Budget 2021: Money Box caller questions absence of pensions

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The Chancellor announced better than expected growth in his Budget yesterday but decided not to use additional funds to reimpose the state pension triple lock. The last Conservative party manifesto pledged to maintain the triple lock, promising to increase state pension payments by the highest out of: inflation, average earnings or 2.5 percent.

Mr Sunak chose to turn down the opportunity to stick to this commitment.

Pensions will now only increase by 3.1 percent.

This could equate to a real-terms drop given that inflation is expected to rise to up to six percent by next April, when the increase comes into effect.

Yesterday, our readers highlighted their disappointment that an increase of the national living wage has not been matched by more financial support for pensioners.

The news that the Government predicts it will soon be able to restore aid spending from 0.5 to 0.7 percent of GDP has sparked further fury.

Former Brexit Party MEP Rupert Lowe told Express.co.uk that the idea we should spend 0.7 percent of GDP on foreign aid is “nonsense”, especially given the size of the deficit we’re running.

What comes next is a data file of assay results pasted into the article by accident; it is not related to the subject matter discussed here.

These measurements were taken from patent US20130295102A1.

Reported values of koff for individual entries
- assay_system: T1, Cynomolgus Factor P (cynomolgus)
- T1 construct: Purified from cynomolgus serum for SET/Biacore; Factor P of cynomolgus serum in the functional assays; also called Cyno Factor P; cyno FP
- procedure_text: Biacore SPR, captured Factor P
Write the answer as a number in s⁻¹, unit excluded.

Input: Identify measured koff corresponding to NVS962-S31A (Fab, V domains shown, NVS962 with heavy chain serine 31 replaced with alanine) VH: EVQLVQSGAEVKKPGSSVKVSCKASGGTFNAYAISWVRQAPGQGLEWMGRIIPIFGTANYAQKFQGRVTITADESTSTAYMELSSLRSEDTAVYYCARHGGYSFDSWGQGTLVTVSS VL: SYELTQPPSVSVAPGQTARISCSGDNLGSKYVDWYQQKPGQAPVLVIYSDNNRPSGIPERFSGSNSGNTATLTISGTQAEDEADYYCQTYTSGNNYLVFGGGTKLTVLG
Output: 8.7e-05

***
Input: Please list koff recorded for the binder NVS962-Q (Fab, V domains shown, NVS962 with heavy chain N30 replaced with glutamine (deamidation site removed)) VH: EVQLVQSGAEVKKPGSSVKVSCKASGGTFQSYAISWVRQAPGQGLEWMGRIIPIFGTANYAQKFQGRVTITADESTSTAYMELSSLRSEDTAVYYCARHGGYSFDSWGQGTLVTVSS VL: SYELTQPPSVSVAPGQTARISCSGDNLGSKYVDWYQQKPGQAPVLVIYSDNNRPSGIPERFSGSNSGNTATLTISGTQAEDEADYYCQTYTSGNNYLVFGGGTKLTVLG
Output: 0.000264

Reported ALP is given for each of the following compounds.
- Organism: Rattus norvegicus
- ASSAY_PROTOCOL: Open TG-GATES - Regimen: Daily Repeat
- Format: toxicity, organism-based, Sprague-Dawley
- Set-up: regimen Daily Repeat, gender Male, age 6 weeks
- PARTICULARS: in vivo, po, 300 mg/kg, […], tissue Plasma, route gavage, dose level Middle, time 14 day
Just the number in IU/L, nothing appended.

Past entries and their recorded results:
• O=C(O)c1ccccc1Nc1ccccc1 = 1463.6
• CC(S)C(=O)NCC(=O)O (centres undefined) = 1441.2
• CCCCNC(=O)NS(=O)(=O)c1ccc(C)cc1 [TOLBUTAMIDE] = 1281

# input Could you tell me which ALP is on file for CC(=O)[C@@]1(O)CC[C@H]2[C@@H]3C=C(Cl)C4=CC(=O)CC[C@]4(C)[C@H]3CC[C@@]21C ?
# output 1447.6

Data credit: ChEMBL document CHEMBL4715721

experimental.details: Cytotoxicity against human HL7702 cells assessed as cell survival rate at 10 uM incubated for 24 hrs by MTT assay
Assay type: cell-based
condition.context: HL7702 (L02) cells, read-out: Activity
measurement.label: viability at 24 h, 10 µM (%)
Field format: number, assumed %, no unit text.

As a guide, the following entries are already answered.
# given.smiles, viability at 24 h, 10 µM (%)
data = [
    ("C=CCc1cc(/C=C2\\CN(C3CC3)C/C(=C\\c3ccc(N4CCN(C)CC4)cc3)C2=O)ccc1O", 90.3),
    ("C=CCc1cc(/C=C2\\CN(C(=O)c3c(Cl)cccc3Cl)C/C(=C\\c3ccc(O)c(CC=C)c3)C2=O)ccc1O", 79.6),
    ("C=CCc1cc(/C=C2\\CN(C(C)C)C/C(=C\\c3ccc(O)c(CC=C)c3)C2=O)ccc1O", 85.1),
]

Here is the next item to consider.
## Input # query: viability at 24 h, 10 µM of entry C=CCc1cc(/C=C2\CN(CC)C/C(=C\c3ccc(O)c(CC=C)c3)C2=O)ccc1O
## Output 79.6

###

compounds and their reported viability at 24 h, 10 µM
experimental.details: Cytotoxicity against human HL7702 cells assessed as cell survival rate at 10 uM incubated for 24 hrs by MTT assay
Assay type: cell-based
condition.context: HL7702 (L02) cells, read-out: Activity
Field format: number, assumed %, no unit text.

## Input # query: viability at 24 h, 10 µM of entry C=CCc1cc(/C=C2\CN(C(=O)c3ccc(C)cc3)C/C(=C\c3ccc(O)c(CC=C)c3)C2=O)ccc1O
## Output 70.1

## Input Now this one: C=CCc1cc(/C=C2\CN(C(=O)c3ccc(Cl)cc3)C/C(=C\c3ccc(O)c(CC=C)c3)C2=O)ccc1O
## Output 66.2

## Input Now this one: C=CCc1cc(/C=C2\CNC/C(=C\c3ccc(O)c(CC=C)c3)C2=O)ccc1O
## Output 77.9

He said: “Most of the time that money is effectively misappropriated or wasted, there’s fraud – and at the end of the day what [has] the state got right recently?”

Our readers very strongly agree.

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One noted how unfair it is that the Government is increasing foreign aid payments by 0.2 percent of GDP while “ripping off pensioners”.

“I paid tax and National Insurance for 50 years. I am just managing to get by at the moment but no doubt will struggle next year,” another wrote.

“I will never vote Conservative again. Maybe all pensioners should do the same.

“It will be interesting to see by how much these MPs will vote to increase their salaries in the future.”

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This threat to pull support from the Tory party was echoed by a number of other readers.

“I wouldn’t say pensioners get nothing exactly; they get to vote in elections and have good memories. Rishi and Boris, take note,” one warned.

“Pensioners will out in droves to get revenge,” said another.

The profile name of one reader, “One time Tory”, said it all.

“Restoring the triple lock was a Conservative politician promise and the pensioners know only too well what they are worth,” was their comment.

One irked reader suggested that it might be a good idea to give MPs “the same amount as us pensioners, and see how far it goes!”

The Government believes it will be able to restore foreign aid spending to 0.7 percent of GDP in 2024/2025 when the country’s financial situation has improved.

The pension triple lock should be rested after one year of suspension.

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